Published in THE OTTUMWA POST Sept. 4, 2013
CLICK HERE TO READ THE OTTUMWA POST
CLICK HERE TO SEE MORE COLUMNS
By JAMES GROB
Ottumwa Post Columnist
It was my wife's birthday this past weekend and so I sprung for one of those new-fangled "Chillows." You may have seen them on television, they are cooling pads that fit inside of a pillow to keep the pillow cool.
My wife likes a cool pillow to sleep on, as do most people, and the high heat which fried the entire Midwest for much of the month of August this year contributed to a sense of drastic appreciation for pillow coolness, even in an air-conditioned apartment.
You can only turn a regular pillow over to the cooler side so many times before the cooler side wears off. Toss this fact in with all the other things in the world that conspire to limit sleep, and you have all the ingredients of a long, slumber-free night.
For instance, on the hottest, most sweaty nights, there always seems to be a mosquito somewhere. You can't see it. You can only hear it, and it always sounds like it is a centimeter away from your eardrum. Most likely it is on the wall clear over on the other side of the room, but mosquitoes have the ability to project the whiney, buzzy sound that they make several feet. It is how they entertain themselves. They sit on the wall on the other side of the room and somehow shoot that whiney buzzy sound into your ear. Then they chuckle that superior mosquito chuckle as you squirm and swat your hands at your own ear in an attempt to kill the buzzy bug that isn't there.
There is also the matter of a weak bladder to limit your sleeping time. Just when you think you are about to start sawing some sweet slumber-wood, your bladder tells you otherwise. You have to get up and walk in the dark, injuring yourself several times, as you feel your way to the bathroom. You don't want to turn the lights on, because you are trying to be considerate and not awaken others in the house, plus you have the feeling that if lights shine into your eyes, you will suddenly jump from your state of near-sleep to a state of high alert, and then you'll never be able to get to sleep again, ever. As if stubbing your toe on the leg of the bed and crushing your kneecap against the coffee table on the way to the bathroom somehow won't make you more wide awake. And as if your screams of pain won't awaken your co-habitants.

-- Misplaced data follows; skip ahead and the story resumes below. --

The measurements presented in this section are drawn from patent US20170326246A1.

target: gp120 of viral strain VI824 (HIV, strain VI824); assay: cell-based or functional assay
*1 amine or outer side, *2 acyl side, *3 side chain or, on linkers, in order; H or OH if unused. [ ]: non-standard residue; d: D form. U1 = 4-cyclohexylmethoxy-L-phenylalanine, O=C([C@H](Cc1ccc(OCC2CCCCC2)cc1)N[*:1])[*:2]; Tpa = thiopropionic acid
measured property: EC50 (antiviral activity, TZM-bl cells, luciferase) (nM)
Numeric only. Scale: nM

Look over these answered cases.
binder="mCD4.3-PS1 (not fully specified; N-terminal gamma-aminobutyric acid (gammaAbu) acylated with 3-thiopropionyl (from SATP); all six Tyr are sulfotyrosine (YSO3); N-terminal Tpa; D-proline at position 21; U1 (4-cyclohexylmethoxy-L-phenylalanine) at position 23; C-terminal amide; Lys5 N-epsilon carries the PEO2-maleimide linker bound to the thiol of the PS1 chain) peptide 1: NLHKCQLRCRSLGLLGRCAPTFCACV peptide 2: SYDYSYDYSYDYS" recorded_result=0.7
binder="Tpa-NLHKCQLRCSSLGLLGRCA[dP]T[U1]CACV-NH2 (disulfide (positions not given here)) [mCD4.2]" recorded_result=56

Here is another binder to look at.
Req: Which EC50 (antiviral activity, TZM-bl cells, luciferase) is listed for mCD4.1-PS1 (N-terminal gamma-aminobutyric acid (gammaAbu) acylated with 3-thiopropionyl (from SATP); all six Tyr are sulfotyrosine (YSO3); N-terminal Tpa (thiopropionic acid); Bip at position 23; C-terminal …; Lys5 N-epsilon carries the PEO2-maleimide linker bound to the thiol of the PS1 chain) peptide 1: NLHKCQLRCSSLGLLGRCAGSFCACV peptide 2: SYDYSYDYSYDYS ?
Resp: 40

Once you've actually limped into the bathroom, for some reason you don't turn that light on, either. You're confident you know exactly where the toilet bowl is, and you're pretty sure whoever used it last left the lid up. You're not positive until your hear the splash of water, but when you do, you realize you hit a bulls-eye in the dark and you're awful proud of yourself. Don't worry, it won't be until morning that you realize you were standing in front of the dog's water dish. Dogs are usually very forgiving creatures. Just be thankful you don't have a cat. Cats hold a grudge.
So when you finally get back to bed, you stare at the ceiling for about 52 hours, perspiring the whole time and occasionally rubbing your busted knee and stubbed toe, and you consider all the ways your life went wrong. You could have been somebody, but you're just a loser. You carefully examine all the mistakes you've made, and get mad at yourself.
Then you think back and get mad at that big ugly kid who picked on you in eighth grade, even though you can't recall his name, he used to bully you something fierce and some day you're going to go back to your home town and run into him by chance, and when you do, you'll hit him over the head with something hard. Then you feel a little bit guilty for having such violent thoughts toward another human being who probably can't remember your name either, so you wonder if maybe you need to see some kind of therapist, and if you do, what kinds of drugs will he or she prescribe. You hope they're good ones, that make you feel good but aren't too habit-forming. Maybe ones that help you sleep.
So you can see the need for a "Chillow" to assist you in your sleep. So I got one for my wife for her birthday. And she thanked me and laughed that "oh my God he is such a dork" laugh.
When we opened the "Chillow" box, we realized that there is some assembly required. You have to fill the Chillow with water, then somehow force all of the air out of it without letting the water leak out, then roll it up and unroll it to activate the chemicals in there that make it cool, then stick it inside your real pillow. It seemed like a lot of work, so we haven't actually completed all the steps yet. So neither my wife or I can tell you how well a Chillow works or whether or not it is a good investment.
I hope it works out eventually. I'll buy Chillows for everyone. They're a lot cheaper than a therapist.